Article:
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#203 Spoiling the Proverbial Soup

February 15, 2013


Submitted by @loudmind who blogs at The Lightning Words

A good chef knows if they stick to the basics, it doesn’t take a lot of ingredients to make a delicious soup. They also know that, sometimes, another chef might suggest one small dash or pinch of something to make the soup even better.

But if that proverbial kitchen were run by an international relief and development organization, there would be 47 expat aid workers huddled around the pot and a dozen people from headquarters on the phone. And what was once a simple but wonderful soup would begin to go hideously awry.

Someone would insist that it be strictly organic. Another would mandate it be vegan. A third would demand that all ingredients be fair trade. The next would ask if it all came from a female-owned cooperative. Still another would want to make sure, in fairness to a variety of ethnic groups, that the ingredients were sourced from different countries of origin.

During the entire soup-making process, from chopping to sautéing to simmering, several subject matter experts would offer capacity building. Working groups would form to discuss whether vegetables should be diced or Julienned. An emergency team would hover close by just in case of cuts or scalds.

And then, just as the soup was about to be triumphantly ladled into a bowl, a monitoring and evaluation advisor would proclaim that, since there had been no baseline survey of how the water for the broth tasted when it was put on to boil, there would be no way to determine its impact once it reached the table. So the soup is thrown out and it all starts over again.

By that time, the customer who ordered the soup has left the restaurant and gone for a cheeseburger at the beer joint across the street. But, sure enough, another customer enters the restaurant, sits down, browses the menu and orders the soup. When it’s finally done and served, the customer raises the spoon to his mouth, takes a sip and spits it back in the bowl. “That’s terrible,” he says, wiping his mouth with a napkin crafted from hand-spun organic cotton. “It sounded so appetizing on the menu, too.”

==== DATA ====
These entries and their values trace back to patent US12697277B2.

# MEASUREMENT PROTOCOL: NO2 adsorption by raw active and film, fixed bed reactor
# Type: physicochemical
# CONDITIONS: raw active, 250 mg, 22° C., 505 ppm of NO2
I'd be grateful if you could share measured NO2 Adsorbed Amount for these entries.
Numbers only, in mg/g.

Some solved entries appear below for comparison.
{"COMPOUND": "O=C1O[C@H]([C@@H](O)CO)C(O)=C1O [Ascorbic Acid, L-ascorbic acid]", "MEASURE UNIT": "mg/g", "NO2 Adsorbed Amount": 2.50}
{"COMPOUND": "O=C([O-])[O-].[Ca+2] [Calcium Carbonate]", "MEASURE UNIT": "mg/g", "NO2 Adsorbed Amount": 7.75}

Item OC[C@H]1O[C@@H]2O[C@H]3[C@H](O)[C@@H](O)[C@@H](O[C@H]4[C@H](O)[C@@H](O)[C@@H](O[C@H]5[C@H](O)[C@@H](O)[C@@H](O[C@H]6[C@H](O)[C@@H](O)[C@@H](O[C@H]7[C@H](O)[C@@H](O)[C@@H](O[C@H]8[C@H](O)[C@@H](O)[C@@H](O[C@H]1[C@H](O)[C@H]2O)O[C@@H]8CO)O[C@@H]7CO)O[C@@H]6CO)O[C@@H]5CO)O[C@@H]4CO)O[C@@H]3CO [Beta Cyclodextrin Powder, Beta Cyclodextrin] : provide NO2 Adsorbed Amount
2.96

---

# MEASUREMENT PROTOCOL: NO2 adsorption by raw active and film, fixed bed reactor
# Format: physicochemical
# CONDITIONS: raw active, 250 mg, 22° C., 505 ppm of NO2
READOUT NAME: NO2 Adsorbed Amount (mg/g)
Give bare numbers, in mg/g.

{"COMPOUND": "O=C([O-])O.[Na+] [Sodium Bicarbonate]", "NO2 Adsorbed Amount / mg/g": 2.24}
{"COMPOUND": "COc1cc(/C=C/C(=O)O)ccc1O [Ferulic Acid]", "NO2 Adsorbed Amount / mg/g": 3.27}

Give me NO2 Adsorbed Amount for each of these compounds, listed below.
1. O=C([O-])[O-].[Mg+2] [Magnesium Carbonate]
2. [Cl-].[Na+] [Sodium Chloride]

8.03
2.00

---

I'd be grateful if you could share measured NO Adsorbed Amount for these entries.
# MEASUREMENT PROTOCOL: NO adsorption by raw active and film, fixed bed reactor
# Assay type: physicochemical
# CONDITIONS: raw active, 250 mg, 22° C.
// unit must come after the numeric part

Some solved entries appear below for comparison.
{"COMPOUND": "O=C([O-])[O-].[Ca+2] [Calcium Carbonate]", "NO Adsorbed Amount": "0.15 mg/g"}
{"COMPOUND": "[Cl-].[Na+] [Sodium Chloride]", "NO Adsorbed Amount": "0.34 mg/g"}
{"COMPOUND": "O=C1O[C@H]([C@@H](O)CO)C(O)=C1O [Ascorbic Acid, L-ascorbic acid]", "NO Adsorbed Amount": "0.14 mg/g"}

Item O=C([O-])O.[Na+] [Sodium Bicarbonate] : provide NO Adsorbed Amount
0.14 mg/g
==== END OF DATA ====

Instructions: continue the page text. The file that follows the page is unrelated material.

The problem? Too many cooks in the kitchen, of course. In EAWs choose to call it “collaborative problem solving” or “consensus building.” But there’s a real-world term for that: fucking things up.

EAWs – hell, international relief and development workers – excel at overanalyzing, over-planning and over-reporting everything. And just like you can’t take too much salt out of a dish you’ve prepared, you can’t take overcomplicated out of a project.

In any kitchen, there are utensils. In any organization, there are toolkits. But the EAW toolkits aren’t something you can hold in your hands and use to, say, create something tangible. EAW toolkits are conceptual things that are squirreled away in highfalutin white papers, or on easily-forgotten websites, or up in some EAW brain somewhere.

Wouldn’t it be refreshing, for once, to actually hand an honest-to-goodness toolkit to someone? Maybe even a kitchen set – a water jug, pans, knives and a soup pot.

And then maybe EAWs could restrain themselves from hovering, get the hell out of the kitchen, and just see how everything cooks up.

12 Comments leave one →